Tree water balance drives temperate forest responses to drought.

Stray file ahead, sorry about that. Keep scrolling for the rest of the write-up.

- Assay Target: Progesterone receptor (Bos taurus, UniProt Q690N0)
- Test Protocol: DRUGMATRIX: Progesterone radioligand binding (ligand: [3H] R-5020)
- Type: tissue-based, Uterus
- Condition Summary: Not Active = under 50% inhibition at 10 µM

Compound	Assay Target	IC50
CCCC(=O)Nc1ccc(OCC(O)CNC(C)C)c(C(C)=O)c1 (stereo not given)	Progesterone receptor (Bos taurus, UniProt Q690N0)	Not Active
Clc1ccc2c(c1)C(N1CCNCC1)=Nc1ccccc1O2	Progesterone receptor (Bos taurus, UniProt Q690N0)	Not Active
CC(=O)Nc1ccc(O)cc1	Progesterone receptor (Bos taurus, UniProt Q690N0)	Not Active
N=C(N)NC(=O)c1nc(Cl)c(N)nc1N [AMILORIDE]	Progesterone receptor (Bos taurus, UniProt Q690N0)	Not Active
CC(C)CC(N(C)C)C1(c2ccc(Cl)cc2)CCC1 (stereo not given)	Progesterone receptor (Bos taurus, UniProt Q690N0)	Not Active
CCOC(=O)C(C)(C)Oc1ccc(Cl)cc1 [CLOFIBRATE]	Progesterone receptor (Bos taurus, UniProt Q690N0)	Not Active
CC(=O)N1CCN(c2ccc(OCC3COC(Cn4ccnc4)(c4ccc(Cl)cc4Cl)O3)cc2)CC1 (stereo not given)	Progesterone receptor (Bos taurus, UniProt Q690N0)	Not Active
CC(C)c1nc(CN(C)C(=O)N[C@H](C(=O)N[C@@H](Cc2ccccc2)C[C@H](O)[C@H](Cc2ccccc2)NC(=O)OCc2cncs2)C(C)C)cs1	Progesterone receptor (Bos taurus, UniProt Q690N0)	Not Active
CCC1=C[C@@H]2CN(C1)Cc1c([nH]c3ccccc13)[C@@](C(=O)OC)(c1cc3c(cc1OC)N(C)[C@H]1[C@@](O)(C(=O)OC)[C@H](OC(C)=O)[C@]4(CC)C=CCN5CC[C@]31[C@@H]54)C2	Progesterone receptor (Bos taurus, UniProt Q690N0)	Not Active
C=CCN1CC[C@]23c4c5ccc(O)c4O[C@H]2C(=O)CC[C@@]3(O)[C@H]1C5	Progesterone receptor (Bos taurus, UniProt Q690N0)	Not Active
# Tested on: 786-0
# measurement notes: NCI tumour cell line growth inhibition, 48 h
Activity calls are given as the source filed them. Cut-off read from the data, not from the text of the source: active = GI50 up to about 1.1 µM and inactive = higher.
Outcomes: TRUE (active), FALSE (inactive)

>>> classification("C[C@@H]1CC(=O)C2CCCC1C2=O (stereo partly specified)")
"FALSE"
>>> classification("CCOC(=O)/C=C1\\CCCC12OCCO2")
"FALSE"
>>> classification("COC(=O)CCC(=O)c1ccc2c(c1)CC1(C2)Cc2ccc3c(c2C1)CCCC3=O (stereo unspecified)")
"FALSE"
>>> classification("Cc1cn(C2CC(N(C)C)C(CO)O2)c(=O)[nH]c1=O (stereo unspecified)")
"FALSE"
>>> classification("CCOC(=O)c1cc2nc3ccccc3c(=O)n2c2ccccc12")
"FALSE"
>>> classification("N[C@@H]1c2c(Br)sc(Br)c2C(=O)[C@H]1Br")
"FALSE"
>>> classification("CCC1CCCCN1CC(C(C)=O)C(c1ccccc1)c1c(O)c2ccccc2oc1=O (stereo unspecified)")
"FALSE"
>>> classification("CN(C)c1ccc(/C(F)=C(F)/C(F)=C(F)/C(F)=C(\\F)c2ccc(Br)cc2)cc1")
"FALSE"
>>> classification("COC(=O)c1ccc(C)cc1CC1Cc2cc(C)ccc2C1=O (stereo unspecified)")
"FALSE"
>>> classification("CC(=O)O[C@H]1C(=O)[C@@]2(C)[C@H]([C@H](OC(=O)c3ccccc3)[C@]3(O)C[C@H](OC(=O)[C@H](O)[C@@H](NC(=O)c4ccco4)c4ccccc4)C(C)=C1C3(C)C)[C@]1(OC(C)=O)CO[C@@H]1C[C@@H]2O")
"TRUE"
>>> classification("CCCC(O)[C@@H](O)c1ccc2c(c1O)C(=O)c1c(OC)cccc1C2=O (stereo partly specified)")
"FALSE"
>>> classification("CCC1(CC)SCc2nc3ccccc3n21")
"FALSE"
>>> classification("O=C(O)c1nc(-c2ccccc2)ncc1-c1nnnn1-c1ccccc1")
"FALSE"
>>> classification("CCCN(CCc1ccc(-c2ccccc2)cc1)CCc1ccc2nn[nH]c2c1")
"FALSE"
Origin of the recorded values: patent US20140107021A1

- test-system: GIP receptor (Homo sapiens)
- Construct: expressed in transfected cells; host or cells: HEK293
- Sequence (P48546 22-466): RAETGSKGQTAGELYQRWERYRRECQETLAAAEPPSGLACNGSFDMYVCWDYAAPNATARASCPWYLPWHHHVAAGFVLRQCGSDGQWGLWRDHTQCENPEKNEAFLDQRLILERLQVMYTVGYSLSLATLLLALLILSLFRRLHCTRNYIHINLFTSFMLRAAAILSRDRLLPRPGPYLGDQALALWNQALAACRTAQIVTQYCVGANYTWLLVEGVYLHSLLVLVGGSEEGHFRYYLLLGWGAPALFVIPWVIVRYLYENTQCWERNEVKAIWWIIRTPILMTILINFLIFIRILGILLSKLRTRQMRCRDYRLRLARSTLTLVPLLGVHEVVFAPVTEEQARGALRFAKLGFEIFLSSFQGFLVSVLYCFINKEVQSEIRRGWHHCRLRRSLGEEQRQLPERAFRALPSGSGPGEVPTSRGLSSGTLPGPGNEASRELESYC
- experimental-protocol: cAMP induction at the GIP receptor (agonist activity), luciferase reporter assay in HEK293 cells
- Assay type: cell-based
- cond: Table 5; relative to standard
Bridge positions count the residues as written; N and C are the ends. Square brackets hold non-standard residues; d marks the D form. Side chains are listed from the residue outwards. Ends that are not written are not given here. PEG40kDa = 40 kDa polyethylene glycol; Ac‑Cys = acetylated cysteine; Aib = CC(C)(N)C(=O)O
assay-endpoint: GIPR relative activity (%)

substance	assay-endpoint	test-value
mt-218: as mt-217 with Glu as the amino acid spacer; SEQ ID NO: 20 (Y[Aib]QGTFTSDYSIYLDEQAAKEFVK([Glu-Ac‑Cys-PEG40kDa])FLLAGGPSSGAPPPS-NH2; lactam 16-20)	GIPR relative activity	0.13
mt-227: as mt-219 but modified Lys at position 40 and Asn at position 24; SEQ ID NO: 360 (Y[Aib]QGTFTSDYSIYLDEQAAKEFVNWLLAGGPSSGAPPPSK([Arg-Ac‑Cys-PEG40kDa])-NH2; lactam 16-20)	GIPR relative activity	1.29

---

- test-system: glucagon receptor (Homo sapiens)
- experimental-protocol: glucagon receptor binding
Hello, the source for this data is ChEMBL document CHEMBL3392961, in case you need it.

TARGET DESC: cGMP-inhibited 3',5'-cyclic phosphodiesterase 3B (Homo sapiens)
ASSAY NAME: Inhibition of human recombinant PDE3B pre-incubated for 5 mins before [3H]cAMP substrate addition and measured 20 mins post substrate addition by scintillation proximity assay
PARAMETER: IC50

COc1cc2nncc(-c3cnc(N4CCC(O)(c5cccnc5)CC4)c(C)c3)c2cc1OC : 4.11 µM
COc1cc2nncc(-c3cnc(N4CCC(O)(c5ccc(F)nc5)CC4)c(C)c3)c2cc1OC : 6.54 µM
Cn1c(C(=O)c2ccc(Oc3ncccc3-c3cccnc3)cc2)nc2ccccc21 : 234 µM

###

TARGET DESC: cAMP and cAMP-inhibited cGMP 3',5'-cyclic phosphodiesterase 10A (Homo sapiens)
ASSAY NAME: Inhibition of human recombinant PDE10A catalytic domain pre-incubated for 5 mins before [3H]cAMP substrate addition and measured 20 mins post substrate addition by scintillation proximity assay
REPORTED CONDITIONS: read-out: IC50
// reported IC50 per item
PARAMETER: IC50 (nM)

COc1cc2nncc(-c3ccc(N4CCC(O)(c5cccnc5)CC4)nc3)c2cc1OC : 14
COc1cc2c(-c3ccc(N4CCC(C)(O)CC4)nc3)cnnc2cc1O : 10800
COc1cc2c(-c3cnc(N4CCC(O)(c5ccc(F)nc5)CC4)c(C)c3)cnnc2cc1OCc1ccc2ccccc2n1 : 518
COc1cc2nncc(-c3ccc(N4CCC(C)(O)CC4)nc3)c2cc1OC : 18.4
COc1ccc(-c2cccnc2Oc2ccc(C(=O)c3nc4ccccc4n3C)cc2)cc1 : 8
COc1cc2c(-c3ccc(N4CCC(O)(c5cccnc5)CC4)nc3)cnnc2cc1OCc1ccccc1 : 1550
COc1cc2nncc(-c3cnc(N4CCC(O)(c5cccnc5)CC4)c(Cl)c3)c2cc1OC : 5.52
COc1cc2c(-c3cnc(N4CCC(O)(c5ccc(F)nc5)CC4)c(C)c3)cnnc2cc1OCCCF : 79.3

Intensifying drought is increasingly linked to global forest diebacks. Improved understanding of drought impacts on individual trees has provided limited insight into drought vulnerability in part because tree moisture access and depletion is difficult to quantify. In forests, moisture reservoir depletion occurs through water use by the trees themselves. Here, we show that drought impacts on tree fitness and demographic performance can be predicted by tracking the moisture reservoir available to trees as a mass balance, estimated in a hierarchical state-space framework. We apply this model to multiple seasonal droughts with tree transpiration measurements to demonstrate how species and size differences modulate moisture availability across landscapes. The depletion of individual moisture reservoirs can be tracked over the course of droughts and linked to biomass growth and reproductive output. This mass balance approach can predict individual moisture deficit, tree demographic performance, and drought vulnerability throughout forest stands based on measurements from a sample of trees.
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